One stumbling block the early game demos faced was the media. Since producing specialty cartridges for game consoles was an expensive and cumbersome option compared to floppy disks and (later) CD-ROMs, the bulk of game demos were for PC offerings. Eventually, when consoles began relying on CD-ROMs as well, game demos were opened up to a much larger demographic. Many magazines began offering disks and CD-ROMs loaded with demos (as well as shareware and public domain programs) as incentives (though plenty saw the magazine itself as the incentive!). I can remember going to Walden Books in the 90s to buy Amiga demo packs that included up to three floppy disks full of demos and shareware--at a time when it was impossible to buy commercial software for the Amiga anywhere else in the city (Monroe, LA). These packs were sold on the magazine racks, even though the "magazine" was actually just a glossy magazine-size insert with a few images and descriptions of what was on the disks. Generally, these disks would include a range of apps, games, utilities, and "meds" or "mods," which were music files that are still quite popular among many computer music enthusiasts.

Of course, one of the conflicts with these packs was the extent to which the programs were really functional. It was irritating to essentially pay for little more than an advertisement for a game or other program. One tendency was to restrict the program to such an extent that it was condemned as "crippleware," meaning that it was so stripped of functionality as to be virtually useless (and probably very annoying). Developers tried all kinds of tricks, such as forcing you to stare at a boring ad for the game for up to five minutes (or catching you as you tried to exit the program). Other playable demos would stop at a random point during gameplay or display an annoying pop-up. However, most of them were true to the spirit of the "demo"--you'd get a fair chance to try the game and evaluate it, then decide if you wanted to shell out the $40 or even $60 to get your hands on the real deal. It was a system that worked well for developers, publishers, and gamers.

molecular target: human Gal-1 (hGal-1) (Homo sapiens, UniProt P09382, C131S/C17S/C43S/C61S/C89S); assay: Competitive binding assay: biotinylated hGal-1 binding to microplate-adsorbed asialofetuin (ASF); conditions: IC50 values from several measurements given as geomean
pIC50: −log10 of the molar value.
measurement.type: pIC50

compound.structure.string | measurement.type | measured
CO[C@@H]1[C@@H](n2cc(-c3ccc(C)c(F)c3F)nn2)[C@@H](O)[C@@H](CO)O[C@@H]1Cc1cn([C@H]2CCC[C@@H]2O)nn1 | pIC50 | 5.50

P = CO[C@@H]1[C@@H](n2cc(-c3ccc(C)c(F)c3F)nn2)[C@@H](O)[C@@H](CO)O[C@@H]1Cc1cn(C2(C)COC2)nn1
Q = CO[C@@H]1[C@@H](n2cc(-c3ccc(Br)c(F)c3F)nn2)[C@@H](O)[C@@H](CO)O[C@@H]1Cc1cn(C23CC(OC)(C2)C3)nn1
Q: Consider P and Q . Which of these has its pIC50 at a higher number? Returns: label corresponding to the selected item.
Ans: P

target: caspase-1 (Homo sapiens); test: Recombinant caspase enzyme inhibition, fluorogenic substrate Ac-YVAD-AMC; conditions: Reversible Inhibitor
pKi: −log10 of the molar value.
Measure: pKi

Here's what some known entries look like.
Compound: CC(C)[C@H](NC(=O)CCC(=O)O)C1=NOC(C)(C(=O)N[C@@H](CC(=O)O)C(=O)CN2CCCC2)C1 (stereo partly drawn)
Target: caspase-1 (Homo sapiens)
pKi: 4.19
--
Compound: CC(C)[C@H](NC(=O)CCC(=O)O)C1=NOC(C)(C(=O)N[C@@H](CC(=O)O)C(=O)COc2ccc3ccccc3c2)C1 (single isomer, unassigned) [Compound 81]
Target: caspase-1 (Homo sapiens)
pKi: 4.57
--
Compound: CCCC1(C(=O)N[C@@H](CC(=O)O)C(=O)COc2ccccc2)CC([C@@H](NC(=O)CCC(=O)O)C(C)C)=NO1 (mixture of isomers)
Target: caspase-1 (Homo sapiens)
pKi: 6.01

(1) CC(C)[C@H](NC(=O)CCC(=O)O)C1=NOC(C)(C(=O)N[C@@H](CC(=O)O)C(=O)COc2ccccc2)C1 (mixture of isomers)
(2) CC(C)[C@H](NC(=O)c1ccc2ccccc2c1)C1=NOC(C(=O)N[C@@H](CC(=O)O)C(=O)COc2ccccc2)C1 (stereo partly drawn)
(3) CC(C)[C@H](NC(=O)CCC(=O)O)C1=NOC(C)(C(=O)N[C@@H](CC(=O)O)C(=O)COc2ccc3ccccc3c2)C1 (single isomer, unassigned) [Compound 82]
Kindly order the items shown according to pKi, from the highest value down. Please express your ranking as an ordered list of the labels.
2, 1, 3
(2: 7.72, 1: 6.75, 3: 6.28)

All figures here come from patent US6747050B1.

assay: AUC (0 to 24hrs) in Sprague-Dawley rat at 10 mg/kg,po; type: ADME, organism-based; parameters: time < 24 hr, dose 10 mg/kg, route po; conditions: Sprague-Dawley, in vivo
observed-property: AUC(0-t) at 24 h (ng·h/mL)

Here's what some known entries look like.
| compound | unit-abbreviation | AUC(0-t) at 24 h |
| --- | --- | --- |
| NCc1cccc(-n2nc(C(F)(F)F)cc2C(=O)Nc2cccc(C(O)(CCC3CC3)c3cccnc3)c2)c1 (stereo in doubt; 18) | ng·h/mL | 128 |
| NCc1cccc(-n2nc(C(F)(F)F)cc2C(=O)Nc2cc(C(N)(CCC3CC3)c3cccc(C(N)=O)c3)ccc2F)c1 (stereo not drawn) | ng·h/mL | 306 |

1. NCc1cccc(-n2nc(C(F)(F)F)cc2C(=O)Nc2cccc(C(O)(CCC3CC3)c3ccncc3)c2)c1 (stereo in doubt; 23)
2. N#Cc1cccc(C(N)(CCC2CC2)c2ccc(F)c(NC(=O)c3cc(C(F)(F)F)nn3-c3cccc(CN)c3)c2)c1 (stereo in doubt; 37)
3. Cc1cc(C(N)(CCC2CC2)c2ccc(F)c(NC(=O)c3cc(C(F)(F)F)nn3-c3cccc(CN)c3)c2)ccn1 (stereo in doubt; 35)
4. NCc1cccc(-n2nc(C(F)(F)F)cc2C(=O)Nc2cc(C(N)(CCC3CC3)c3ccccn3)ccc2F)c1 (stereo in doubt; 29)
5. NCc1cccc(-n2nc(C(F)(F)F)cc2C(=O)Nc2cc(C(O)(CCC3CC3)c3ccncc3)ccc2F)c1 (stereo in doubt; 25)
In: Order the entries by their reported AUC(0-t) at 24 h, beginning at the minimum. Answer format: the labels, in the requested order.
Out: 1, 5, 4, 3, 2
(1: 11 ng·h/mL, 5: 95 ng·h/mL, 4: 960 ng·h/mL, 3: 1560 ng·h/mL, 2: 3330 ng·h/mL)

One question might be whether game developers could put more effort into the demo and getting it "exactly right" that the rest of the game becomes mere filler. So, for instance, you release a highly polished and carefully designed level as the demo, then slap the rest together. This possibility seems likely enough, but I haven't heard of it happening--and obviously, if you didn't like the demo and didn't buy the game because of it, what's wrong with that? Isn't that the very point of playing a demo in the first place?

What are your thoughts on game demos? Do you find them useful? Have you ever bought a game as a consequence of playing a demo? (Or not?) Have you ever felt "cheated" when a game didn't live up to the expectations you had after playing a demo? Give us the scoop!